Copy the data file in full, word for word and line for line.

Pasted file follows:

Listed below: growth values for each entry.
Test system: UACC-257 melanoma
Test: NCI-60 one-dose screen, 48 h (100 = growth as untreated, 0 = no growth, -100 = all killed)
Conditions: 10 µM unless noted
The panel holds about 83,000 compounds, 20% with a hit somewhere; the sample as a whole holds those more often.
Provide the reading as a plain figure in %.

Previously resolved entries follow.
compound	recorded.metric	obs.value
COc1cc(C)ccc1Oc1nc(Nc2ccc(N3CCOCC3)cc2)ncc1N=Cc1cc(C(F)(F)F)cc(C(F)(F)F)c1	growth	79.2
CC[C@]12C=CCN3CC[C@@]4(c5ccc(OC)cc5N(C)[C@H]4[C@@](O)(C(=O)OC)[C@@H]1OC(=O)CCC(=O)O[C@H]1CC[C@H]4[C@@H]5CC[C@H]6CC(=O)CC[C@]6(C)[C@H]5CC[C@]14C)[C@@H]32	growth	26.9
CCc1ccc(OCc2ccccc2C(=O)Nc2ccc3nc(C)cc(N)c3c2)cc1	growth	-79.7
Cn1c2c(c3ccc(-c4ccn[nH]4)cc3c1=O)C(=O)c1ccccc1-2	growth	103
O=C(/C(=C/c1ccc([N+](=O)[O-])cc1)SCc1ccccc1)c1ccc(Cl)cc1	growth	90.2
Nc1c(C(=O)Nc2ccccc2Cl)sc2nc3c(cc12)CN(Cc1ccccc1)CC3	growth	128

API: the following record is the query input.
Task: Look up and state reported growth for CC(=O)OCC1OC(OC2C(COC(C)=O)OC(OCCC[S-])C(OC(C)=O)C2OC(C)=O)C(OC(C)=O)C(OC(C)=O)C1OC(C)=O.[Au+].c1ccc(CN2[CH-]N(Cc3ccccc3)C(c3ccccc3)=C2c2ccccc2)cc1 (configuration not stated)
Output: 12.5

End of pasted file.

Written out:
Listed below: growth values for each entry.
Test system: UACC-257 melanoma
Test: NCI-60 one-dose screen, 48 h (100 = growth as untreated, 0 = no growth, -100 = all killed)
Conditions: 10 µM unless noted
The panel holds about 83,000 compounds, 20% with a hit somewhere; the sample as a whole holds those more often.
Provide the reading as a plain figure in %.

Previously resolved entries follow.
compound	recorded.metric	obs.value
COc1cc(C)ccc1Oc1nc(Nc2ccc(N3CCOCC3)cc2)ncc1N=Cc1cc(C(F)(F)F)cc(C(F)(F)F)c1	growth	79.2
CC[C@]12C=CCN3CC[C@@]4(c5ccc(OC)cc5N(C)[C@H]4[C@@](O)(C(=O)OC)[C@@H]1OC(=O)CCC(=O)O[C@H]1CC[C@H]4[C@@H]5CC[C@H]6CC(=O)CC[C@]6(C)[C@H]5CC[C@]14C)[C@@H]32	growth	26.9
CCc1ccc(OCc2ccccc2C(=O)Nc2ccc3nc(C)cc(N)c3c2)cc1	growth	-79.7
Cn1c2c(c3ccc(-c4ccn[nH]4)cc3c1=O)C(=O)c1ccccc1-2	growth	103
O=C(/C(=C/c1ccc([N+](=O)[O-])cc1)SCc1ccccc1)c1ccc(Cl)cc1	growth	90.2
Nc1c(C(=O)Nc2ccccc2Cl)sc2nc3c(cc12)CN(Cc1ccccc1)CC3	growth	128

API: the following record is the query input.
Task: Look up and state reported growth for CC(=O)OCC1OC(OC2C(COC(C)=O)OC(OCCC[S-])C(OC(C)=O)C2OC(C)=O)C(OC(C)=O)C(OC(C)=O)C1OC(C)=O.[Au+].c1ccc(CN2[CH-]N(Cc3ccccc3)C(c3ccccc3)=C2c2ccccc2)cc1 (configuration not stated)
Output: 12.5